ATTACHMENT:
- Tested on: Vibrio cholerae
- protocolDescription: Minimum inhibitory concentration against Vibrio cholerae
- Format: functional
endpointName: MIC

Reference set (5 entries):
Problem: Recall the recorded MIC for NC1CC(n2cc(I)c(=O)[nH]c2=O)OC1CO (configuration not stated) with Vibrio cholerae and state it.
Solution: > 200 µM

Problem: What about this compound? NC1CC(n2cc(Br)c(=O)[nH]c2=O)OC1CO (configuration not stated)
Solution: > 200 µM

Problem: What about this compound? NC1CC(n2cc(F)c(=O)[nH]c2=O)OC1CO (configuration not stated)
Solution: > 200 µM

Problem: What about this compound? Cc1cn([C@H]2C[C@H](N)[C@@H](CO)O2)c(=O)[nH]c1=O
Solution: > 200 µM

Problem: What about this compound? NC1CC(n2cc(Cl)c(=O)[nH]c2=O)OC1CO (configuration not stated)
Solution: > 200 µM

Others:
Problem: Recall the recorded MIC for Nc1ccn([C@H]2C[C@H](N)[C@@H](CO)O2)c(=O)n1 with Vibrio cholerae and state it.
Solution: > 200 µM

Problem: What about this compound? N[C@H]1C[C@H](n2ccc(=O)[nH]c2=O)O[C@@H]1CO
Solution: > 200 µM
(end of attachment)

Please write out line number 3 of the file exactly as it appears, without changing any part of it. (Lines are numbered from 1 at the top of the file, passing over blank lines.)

- Format: functional